CAREER GUIDE

Ways to make meetings accessible

Four scientists with disabilities or chronic conditions share their conference conundrums and give advice on improving accessibility.
Emily Sohn is a freelance journalist in Minneapolis, Minnesota.

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Wanda Diaz-Merced giving a talk at a conference

Astronomer Wanda Diaz-Merced uses apps that improve conference accessibility.Credit: Marla Aufmuth/TED

Conferences can be tough for people with disabilities and chronic illnesses. Four scientists talk about their own conference challenges and positive experiences, and give advice for other researchers and event organizers.

MONKOL LEK: Plan ahead

Assistant professor at the Department of Genetics, Yale School of Medicine, New Haven, Connecticut.

I have a rare form of muscular dystrophy, and can’t walk long distances. I use a wheelchair, or I just struggle. I trip easily and can’t get off the ground when I do.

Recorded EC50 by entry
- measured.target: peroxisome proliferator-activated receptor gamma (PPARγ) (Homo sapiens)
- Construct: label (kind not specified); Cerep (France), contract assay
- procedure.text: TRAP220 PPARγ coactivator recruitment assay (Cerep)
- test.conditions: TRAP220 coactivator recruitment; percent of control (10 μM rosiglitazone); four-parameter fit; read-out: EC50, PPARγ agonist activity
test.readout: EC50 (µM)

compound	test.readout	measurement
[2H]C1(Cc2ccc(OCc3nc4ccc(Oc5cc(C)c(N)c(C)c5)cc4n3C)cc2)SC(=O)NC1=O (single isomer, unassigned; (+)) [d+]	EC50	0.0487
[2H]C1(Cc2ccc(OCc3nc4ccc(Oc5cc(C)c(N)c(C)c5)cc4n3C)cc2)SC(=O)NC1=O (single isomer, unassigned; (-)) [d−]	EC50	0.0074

When people are invited to give conference talks, everyone gets so excited. My first thought is ‘how am I going to get on the stage?’ I also wonder if the conference venue is accessible, how far it is from the hotel and how I can sit in such a way as to not to cause a ruckus. I’m thinking about all the things that people without a disability just don’t think about. It takes the fun out of being selected to give a talk.

I can tell you about one epic fail. I was speaking at the 2019 annual meeting on rare diseases in Beijing, hosted by the Beijing Society of Rare Diseases. I was the only international speaker in that session; there were about 1,000 people in the audience. I was walking with a walking stick from a seat close to the stage, which was elevated by only 60–80 centimetres, so it was possible for me to transfer from a standing position to a chair on the stage that I had asked for. The transfer went fine, but when I got up from the chair to speak, there were too many people crowding me to help. I tripped over their feet and had to use the chair to get up off the stage floor. It was really embarrassing and, looking back, I kind of did a shit job on the talk. My hosts are always lovely, but they can forget about accessibility because it’s something they don’t deal with every day.